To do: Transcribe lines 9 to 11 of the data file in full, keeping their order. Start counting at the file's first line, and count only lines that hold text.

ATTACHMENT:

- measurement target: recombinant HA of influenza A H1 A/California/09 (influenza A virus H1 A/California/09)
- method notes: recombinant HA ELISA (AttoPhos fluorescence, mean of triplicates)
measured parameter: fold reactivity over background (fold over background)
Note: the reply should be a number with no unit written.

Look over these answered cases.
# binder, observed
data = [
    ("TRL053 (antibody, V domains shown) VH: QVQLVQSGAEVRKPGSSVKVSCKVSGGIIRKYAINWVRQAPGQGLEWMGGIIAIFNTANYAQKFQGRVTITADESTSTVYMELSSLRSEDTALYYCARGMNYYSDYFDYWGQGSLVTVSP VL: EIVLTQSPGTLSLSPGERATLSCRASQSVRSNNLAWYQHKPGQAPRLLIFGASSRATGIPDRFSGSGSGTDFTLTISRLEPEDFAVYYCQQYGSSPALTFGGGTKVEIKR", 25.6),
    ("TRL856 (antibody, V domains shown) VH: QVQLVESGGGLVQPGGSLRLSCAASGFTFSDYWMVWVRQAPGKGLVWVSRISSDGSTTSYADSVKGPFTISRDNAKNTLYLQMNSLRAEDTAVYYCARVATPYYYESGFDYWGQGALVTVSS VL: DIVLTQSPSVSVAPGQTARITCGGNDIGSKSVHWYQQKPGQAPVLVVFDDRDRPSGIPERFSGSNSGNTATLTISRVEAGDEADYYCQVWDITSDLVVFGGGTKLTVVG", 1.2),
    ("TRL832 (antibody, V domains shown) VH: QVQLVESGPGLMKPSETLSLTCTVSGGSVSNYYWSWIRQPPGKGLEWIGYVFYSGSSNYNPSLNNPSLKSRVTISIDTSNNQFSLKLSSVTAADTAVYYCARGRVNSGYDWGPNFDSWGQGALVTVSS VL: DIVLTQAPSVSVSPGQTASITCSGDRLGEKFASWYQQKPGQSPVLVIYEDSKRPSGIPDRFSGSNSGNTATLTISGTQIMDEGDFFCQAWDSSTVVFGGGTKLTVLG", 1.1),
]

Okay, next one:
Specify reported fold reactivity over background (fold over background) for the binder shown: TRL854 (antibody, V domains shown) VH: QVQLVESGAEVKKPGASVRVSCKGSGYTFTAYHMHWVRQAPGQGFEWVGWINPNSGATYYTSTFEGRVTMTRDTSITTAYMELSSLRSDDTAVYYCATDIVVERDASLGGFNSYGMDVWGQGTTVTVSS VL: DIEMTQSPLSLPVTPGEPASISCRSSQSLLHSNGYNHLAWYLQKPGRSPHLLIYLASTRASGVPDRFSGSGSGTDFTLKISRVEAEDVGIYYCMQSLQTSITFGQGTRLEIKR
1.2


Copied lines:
    ("TRL856 (antibody, V domains shown) VH: QVQLVESGGGLVQPGGSLRLSCAASGFTFSDYWMVWVRQAPGKGLVWVSRISSDGSTTSYADSVKGPFTISRDNAKNTLYLQMNSLRAEDTAVYYCARVATPYYYESGFDYWGQGALVTVSS VL: DIVLTQSPSVSVAPGQTARITCGGNDIGSKSVHWYQQKPGQAPVLVVFDDRDRPSGIPERFSGSNSGNTATLTISRVEAGDEADYYCQVWDITSDLVVFGGGTKLTVVG", 1.2),
    ("TRL832 (antibody, V domains shown) VH: QVQLVESGPGLMKPSETLSLTCTVSGGSVSNYYWSWIRQPPGKGLEWIGYVFYSGSSNYNPSLNNPSLKSRVTISIDTSNNQFSLKLSSVTAADTAVYYCARGRVNSGYDWGPNFDSWGQGALVTVSS VL: DIVLTQAPSVSVSPGQTASITCSGDRLGEKFASWYQQKPGQSPVLVIYEDSKRPSGIPDRFSGSNSGNTATLTISGTQIMDEGDFFCQAWDSSTVVFGGGTKLTVLG", 1.1),
]